Law.Com reports that 2 Florida attorneys were disciplined for settling a big big case, and then agreeing to be paid not to take more cases.

"The Florida Supreme Court disbarred one plaintiffs lawyer and handed another a two-year suspension for taking a $6.4 million fee from the defense to file no more cases against E.I. du Pont de Nemours & Co.

Roland R. St. Louis Jr. and Francisco R. Rodriguez of the defunct Miami firm of Friedman, Rodriguez, Ferraro & St. Louis had represented 20 clients suing DuPont for damages allegedly resulting from exposure to Benlate, a fungicide suspected of causing severe crop damage and withdrawn from the market in March 1991.

St. Louis, "the main strategist in the case," had DuPont in a difficult position. The trial court orally accepted a 110-page motion for sanctions for discovery abuse in the lead case, telling DuPont that it intended to sanction the company by striking its pleadings. The court encouraged it to settle the case, according to the high court’s opinion. Davis Tree Farms Inc. v. E.I. DuPont Nemours & Co., No. 1992-20006-CA-01 (Miami-Dade Co., Fla., Cir. Ct.).

DuPont eventually agreed to pay the plaintiffs $59 million if they would get the trial judge’s order vacated and sealed without publicity, settle 18 cases contingent upon the settlement of two key cases, and keep the settlement figures confidential, the opinion said.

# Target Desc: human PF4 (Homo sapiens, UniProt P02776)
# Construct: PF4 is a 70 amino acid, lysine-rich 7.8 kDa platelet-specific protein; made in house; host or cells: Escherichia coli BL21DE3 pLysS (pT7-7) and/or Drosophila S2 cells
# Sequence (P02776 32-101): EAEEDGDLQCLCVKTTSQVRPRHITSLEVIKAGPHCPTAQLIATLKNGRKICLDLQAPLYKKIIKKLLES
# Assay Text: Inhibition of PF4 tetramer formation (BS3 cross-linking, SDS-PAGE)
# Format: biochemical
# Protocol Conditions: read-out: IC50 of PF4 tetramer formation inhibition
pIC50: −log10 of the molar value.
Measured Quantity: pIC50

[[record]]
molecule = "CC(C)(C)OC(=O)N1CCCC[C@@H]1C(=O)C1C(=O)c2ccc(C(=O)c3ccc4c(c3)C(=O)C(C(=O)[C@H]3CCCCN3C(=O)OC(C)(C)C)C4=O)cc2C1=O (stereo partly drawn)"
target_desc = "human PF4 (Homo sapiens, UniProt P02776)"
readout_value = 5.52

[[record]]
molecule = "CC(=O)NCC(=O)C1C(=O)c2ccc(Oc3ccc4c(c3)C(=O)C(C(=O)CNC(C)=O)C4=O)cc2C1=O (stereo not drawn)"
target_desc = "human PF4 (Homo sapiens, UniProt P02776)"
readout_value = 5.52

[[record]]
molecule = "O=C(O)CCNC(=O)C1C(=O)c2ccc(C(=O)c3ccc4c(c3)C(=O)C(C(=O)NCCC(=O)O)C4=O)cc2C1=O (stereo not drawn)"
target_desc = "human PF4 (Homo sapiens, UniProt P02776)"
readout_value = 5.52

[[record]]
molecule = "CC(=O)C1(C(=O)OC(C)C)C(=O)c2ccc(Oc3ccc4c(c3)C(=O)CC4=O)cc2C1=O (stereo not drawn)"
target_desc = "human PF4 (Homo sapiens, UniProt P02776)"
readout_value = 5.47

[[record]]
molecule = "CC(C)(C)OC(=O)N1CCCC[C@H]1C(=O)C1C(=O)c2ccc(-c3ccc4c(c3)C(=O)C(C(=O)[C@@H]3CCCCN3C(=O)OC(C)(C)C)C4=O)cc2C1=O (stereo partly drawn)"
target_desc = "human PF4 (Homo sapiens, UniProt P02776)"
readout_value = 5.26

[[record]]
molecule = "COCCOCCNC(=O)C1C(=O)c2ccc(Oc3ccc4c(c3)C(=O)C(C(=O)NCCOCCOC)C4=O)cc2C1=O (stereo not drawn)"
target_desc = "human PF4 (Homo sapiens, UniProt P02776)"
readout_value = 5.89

At the same time, St. Louis and Rodriguez also agreed to a secret side deal by which the firm would receive a separate $6,445,000 fee from DuPont to refrain from further Benlate litigation against the company and to serve as counsel and/or consultants for the company in future matters, the high court said.

For the professional conduct rules violated in taking this fee, the state Supreme Court disbarred St. Louis and ordered him to disgorge $2,277,663, his share of the fee DuPont paid the firm. The Florida Bar v. St. Louis, No. SC04-49. Rodriguez received a two-year suspension, with a fee yet to be determined. Rodriguez could be ordered to pay as much as $1.4 million to the state bar’s Clients’ Security Fund. The Florida Bar v. Rodriguez, No. SC03-909. "

Email this postTweet this postLike this postShare this post on LinkedIn
Andrew Lavoott Bluestone

Andrew Lavoott Bluestone has been an attorney for 40 years, with a career that spans criminal prosecution, civil litigation and appellate litigation. Mr. Bluestone became an Assistant District Attorney in Kings County in 1978, entered private practice in 1984 and in 1989 opened…

Andrew Lavoott Bluestone has been an attorney for 40 years, with a career that spans criminal prosecution, civil litigation and appellate litigation. Mr. Bluestone became an Assistant District Attorney in Kings County in 1978, entered private practice in 1984 and in 1989 opened his private law office and took his first legal malpractice case.